The London Chess Classic starts Tuesday

by Macauley Peterson
12/11/2018 – There was not much of a breather for Fabiano Caruana after his defeat in the tiebreak at the World Championship. He is back in London joining Hikaru Nakamura, Levon Aronian and Maxime Vachier-Lagrave as the four players qualified for the London Chess Classic, the final leg of the 2018 Grand Chess Tour, from December 11th to 17th. Can Caruana regain his mojo in rapid chess against Nakamura? Meanwhile, the top four players in England fight for the British Knockout Championship in a parallel semifinal and final.

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Is Caruana still motivated?

Fabiano Caruana said after Game 12 of the match that he "doesn't care about the money", but there's a lavish prize fund at stake in London all the same, with USD $120,000 awaiting the winner. Moreover, there's a chance for him to take the top Elo-rating spot away from his rival Magnus Carlsen, who claimed a few years ago that being World Number 1 means as much to him or more than being World Champion. So perhaps that is enough motivation all by itself! Thirteen players in total started the GCT, but only the top four qualified for the tournament in London. Carlsen played only in the Sinquefield Cup, so he was never in the running for the GCT title this time around.

The players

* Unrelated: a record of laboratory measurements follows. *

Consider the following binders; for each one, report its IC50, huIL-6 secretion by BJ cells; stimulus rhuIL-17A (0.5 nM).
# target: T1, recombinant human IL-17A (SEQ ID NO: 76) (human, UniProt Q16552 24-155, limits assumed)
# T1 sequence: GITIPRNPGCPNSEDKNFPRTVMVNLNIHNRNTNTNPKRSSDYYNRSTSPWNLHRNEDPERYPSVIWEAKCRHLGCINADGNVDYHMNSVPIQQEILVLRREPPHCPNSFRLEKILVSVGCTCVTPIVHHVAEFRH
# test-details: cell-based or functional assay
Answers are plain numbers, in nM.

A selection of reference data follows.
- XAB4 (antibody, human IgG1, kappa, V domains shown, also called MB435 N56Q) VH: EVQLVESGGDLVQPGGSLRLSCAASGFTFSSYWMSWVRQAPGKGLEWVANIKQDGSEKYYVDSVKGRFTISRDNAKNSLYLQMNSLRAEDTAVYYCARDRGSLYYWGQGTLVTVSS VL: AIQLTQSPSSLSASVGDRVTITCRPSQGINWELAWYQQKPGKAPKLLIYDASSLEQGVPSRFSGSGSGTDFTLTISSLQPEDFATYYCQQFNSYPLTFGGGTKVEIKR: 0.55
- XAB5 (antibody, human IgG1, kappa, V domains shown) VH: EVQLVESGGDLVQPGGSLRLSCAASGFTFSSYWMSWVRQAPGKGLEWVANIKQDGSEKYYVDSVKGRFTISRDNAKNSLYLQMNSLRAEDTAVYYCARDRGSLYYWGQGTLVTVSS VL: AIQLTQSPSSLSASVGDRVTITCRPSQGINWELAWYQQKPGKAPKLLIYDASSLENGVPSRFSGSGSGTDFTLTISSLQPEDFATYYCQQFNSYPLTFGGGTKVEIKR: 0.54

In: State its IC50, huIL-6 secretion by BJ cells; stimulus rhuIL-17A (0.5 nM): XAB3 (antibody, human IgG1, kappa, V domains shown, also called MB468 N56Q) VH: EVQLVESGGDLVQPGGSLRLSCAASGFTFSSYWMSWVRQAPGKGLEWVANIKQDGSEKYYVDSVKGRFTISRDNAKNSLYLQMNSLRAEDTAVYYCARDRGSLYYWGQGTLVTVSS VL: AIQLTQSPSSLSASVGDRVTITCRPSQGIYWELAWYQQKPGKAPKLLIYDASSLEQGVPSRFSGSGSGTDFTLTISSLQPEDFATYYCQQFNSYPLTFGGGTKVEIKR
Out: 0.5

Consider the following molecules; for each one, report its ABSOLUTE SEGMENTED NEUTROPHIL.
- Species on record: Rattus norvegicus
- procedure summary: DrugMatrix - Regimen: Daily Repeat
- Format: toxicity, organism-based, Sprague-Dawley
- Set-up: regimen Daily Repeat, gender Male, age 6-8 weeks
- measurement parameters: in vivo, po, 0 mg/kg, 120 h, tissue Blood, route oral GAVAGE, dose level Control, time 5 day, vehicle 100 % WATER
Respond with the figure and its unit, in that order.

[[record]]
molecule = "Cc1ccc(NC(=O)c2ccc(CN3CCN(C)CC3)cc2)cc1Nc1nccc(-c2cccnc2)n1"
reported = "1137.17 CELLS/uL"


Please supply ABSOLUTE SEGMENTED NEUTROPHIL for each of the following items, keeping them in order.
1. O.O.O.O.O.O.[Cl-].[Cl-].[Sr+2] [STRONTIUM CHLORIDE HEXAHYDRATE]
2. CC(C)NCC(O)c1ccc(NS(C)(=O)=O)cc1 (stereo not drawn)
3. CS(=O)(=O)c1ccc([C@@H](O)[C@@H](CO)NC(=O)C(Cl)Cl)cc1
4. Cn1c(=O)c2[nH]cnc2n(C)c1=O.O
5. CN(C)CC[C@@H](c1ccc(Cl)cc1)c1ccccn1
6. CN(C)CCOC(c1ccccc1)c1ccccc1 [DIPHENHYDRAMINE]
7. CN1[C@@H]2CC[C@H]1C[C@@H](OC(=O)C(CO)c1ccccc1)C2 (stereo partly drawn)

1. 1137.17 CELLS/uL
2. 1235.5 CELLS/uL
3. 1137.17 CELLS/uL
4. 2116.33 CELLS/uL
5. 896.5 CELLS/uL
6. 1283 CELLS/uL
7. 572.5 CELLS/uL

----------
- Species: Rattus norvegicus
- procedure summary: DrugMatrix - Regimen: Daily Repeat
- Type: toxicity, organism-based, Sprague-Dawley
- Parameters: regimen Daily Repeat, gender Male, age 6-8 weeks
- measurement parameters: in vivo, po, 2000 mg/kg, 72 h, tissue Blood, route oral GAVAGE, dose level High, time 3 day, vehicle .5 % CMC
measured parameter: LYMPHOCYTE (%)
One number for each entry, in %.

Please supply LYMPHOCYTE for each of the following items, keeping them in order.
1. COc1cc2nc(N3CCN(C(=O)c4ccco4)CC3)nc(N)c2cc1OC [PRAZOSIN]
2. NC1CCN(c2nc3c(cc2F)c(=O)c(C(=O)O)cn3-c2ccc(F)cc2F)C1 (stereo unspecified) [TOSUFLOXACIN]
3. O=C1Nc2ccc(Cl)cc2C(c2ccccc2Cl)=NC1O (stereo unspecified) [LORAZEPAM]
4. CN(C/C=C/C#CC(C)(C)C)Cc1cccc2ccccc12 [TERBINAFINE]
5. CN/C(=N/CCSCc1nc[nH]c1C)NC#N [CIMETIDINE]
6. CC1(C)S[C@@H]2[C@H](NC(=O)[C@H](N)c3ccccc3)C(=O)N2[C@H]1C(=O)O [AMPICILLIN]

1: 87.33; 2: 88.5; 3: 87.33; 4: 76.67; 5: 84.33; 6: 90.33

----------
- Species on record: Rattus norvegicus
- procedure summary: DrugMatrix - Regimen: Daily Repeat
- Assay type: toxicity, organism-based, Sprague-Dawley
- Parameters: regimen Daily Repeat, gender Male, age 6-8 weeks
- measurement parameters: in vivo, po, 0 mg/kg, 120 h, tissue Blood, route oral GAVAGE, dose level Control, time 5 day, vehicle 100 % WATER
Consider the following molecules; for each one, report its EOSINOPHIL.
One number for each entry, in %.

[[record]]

Alongside Caruana are Hikaru Nakamura, Levon Aronian and Maxime Vachier-Lagrave comprising the "final four" at the London Chess Classic. Caruana secured his place at the Sinquefield Cup after a tie-break against Wesley So.


Standings of the Grand Chess Tour (before London)

Four stages of the Grand Chess Tour 2018 have already been completed: Rapid / blitz tournaments in Leuven, Paris and Saint Louis, and the classical Sinquefield Cup, also in Saint Louis. That yielded the following table:

Caruana beat So in a rapid playoff

The rules

This year's "Classic" uses a completely new format, first announced exactly one year ago: the four players compete in a semi-final, then the two winners will then go to the final, while the losers play in a match for third place. In the semi-finals, the leader of the Grand Chess Tour meets fourth place in the standings and second place plays third. The draw for colours took place at the Players Meeting on the evening of Sunday, December 9th. Thus, the pairings (as seen above) after the drawing of lots are:

  • Caruana vs Nakamura
  • Vachier-Lagrave vs Aronian

In each case, the first named player will have White in Classic Game 1 and will have Black in Rapid Game 1 and in Blitz Games 1 and 3.